MindfulnessMindfulness means present moment appreciation of your inner states and the world around you.

Mindfulness also means:

  • Creating new categories
  • Welcoming new information
  • Tolerating more than one view

Mindfulness also means:

  • Letting go of the demand for categories
  • Disassociating from the craving for information
  • Detaching from the need for a point of view

Mindfulness makes possible better access to intuition, creativity, and community.

In that context, mindfulness helps you:

  • Clarify your values
  • Strengthen and direct your will power
  • Make better choices for your life

Mindfulness is moment-to-moment awareness cultivated by purposefully paying attention to things we ordinarily never give a moment’s thought to. It is a systematic approach to developing new kinds of control and wisdom in our lives, based on our inner capacities for relaxation, attention, awareness, and insight.

Jon Kabat-Zinn, Ph.D.
Full-Catastrophe Living

Kabat-Zin is most famous for helping cancer patients use mindfulness to ameliorate pain and find meaning in their daily lives as they approach the possibility of death.

His definition of mindfulness is equally useful to anyone who is on a quest for meaning.

You can practice mindfulness just about anywhere, at any time, under almost any circumstance.

Beginning today,

this moment,

you can make progress on your path to meaningful work.

  • Begin with mindfulness.
  • Continue with mindfulness.
  • Aspire to a regular mindfulness practice.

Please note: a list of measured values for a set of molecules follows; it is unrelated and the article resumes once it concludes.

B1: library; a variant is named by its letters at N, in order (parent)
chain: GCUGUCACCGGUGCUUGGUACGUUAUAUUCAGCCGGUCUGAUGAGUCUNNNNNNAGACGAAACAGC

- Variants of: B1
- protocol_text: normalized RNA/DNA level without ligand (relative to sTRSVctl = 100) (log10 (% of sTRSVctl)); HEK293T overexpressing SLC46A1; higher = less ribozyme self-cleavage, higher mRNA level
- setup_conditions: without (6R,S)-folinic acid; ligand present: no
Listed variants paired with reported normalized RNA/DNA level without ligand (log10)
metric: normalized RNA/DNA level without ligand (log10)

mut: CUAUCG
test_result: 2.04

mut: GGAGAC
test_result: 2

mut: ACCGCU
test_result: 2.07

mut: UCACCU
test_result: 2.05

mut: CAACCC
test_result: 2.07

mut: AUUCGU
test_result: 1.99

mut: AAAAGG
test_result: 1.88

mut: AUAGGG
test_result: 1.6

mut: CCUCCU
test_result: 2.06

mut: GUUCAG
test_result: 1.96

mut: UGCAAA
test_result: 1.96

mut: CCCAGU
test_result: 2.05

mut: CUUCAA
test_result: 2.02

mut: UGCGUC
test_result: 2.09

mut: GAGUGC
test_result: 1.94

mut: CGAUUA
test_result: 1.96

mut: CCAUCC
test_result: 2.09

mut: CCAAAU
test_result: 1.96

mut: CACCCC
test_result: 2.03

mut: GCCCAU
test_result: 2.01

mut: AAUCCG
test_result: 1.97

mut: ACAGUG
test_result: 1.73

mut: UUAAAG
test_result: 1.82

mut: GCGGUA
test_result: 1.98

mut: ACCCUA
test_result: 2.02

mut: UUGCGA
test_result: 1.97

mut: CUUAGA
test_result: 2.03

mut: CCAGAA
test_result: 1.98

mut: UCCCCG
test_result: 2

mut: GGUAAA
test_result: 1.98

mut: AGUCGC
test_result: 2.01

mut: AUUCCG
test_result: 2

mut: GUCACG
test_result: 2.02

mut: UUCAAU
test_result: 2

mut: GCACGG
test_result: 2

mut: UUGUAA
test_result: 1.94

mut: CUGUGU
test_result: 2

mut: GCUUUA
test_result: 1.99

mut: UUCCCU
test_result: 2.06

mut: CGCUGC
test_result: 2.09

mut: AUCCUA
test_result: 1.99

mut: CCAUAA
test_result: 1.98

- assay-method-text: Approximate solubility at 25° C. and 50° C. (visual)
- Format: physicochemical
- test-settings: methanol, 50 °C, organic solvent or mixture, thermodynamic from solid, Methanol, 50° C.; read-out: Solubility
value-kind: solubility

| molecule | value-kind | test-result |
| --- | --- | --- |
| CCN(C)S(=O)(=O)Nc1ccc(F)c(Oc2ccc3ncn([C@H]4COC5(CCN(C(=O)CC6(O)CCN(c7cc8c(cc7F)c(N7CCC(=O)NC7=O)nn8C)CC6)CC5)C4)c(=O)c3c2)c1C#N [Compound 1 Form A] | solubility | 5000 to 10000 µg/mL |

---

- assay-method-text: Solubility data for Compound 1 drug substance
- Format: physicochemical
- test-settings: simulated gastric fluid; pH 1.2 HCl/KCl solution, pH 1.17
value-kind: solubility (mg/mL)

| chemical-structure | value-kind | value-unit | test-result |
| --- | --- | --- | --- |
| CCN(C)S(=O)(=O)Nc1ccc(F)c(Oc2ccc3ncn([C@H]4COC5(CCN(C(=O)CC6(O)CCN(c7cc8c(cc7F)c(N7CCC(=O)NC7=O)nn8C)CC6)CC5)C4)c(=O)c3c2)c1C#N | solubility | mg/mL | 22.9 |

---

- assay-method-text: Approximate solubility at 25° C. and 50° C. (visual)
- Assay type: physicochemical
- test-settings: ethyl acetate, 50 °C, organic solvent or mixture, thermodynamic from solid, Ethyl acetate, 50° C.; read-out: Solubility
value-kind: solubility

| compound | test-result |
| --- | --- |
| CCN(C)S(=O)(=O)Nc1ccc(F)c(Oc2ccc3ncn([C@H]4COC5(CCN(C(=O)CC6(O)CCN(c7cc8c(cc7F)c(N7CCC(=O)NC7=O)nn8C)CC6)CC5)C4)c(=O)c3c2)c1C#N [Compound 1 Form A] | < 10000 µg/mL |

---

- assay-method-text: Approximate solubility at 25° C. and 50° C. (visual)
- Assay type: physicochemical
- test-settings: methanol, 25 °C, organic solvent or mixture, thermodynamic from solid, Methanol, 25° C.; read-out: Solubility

Begin and continue.

Shunryu Suzuki
Zen Mind, Beginner’s Mind

Through this practice, you will begin to recognize and appreciate both . . .

. . . your inner state

  • Body
  • Emotions
  • Thoughts

. . . the influences of the outer world

  • Environmental factors
  • Other people’s attitudes
  • The forces of culture and clan

. . . not later, as you reflect on them, but in the moment, while you are experiencing them.

In the day to day trenches of adult life, the really important kind of freedom involves attention and awareness and discipline.

David Foster Wallace
This Is Water

Although mindfulness sometimes occurs by chance,

we can also make it an active practice,

a kind of meditation or contemplation, in which we:

  • Set the intent to see all aspects of the present moment with clarity.
  • Encourage deep relaxation and “flow.”
  • Cultivate the skillful means to a better life.

Does mindfulness intrigue you? Would you like to explore mindfulness further?

Please feel free to start a conversation about where to start or what to do next.

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